16. 16. Immediate Observations • • • • • • Limited key structure Limited data types ACID-like on Amazon DynamoDB's terms Query/Scan operations not that interesting But, freedom from most space constraints Leaving the developer with primarily time constraints
  17. 17. First Steps • Start with a solved problem – stats/analytics • SmugMug's stats stack is a relatively simple data model: {“u”:”1”,”i”:”123”,”a”:”321”...} • We measure hits on the frontend and create lines of JSON with user, image, album, time, etc.
  18. 18. First Steps • Analytics needs reliable throughput – new data is always being generated • Space concerns (hardware, storage, replication) It was obvious that Amazon DynamoDB would free us from some space constraints. However, we were naive about Amazon DynamoDB's special time constraints.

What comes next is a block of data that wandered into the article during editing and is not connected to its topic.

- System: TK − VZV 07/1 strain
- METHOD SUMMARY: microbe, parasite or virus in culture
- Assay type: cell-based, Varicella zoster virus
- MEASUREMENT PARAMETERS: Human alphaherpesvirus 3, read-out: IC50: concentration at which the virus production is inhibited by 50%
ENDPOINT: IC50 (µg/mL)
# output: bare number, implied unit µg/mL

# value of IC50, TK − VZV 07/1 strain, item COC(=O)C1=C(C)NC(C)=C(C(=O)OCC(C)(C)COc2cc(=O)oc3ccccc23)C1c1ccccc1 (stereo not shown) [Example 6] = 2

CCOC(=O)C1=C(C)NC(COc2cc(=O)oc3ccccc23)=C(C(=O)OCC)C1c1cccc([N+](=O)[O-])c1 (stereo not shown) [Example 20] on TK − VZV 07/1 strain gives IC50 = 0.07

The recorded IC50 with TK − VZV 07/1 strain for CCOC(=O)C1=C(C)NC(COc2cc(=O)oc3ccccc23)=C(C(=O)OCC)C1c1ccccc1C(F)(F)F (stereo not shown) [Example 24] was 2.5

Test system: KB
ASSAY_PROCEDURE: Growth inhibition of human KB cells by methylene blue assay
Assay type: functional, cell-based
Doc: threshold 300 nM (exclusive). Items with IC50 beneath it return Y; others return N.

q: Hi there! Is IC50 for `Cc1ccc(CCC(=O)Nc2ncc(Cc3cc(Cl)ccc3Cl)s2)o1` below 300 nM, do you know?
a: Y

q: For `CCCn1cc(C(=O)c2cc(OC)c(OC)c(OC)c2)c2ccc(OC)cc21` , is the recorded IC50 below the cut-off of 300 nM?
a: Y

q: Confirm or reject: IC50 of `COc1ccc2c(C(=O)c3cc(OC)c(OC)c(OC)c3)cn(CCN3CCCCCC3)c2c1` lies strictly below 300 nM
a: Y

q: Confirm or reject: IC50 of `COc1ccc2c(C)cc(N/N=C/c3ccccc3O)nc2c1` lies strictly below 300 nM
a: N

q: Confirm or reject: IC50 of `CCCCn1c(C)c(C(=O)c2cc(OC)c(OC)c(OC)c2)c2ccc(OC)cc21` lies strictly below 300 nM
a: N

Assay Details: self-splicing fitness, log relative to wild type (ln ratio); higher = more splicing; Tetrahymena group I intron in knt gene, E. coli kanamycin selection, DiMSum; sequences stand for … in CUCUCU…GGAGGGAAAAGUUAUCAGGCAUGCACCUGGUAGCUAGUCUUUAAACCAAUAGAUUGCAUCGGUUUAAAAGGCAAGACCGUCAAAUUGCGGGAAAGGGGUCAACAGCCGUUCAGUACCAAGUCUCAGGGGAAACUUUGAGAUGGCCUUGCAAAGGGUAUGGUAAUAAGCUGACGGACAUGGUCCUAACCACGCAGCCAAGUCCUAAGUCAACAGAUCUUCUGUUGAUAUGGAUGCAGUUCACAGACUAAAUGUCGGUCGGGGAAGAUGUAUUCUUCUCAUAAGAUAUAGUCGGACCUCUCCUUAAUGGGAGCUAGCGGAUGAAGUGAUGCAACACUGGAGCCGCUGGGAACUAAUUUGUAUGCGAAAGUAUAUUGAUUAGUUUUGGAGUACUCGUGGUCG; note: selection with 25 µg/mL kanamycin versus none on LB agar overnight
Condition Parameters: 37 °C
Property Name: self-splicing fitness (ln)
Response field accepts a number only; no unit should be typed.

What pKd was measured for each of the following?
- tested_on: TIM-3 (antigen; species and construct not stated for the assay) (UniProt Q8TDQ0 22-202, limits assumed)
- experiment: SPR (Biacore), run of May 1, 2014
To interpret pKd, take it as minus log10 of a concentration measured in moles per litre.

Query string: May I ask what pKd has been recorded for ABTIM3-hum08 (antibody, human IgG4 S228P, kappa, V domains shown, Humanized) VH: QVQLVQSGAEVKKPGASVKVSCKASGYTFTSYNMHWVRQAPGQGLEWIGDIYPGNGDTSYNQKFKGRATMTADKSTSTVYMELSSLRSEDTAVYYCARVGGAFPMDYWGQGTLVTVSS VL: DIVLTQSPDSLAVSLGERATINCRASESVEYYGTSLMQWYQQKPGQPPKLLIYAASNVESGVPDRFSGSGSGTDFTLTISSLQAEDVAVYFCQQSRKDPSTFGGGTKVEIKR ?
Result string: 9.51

19. 19. Very Simple Tables • • • • A site key (user, image, album id) as HashKey A date as RangeKey The rest of the data Just a few tables • We'll have to manage removing data from them over time • Obvious: fewer tables → lower bill
  20. 20. Need for Tools • Even with our simple initial test bed, we saw the need for more tooling • We are huge users of memcache multi* functions • So we wanted to be able to have arbitrary-sized “batch” input requests • PHP doesn't do concurrency
  21. 21. So...a Proxy • A long-running proxy to take requests and manage concurrency for PHP • A proxy to allow us to cheat a little with sizing our requests* • Needed a tool that was geared toward building tools like proxies • Go fit the bill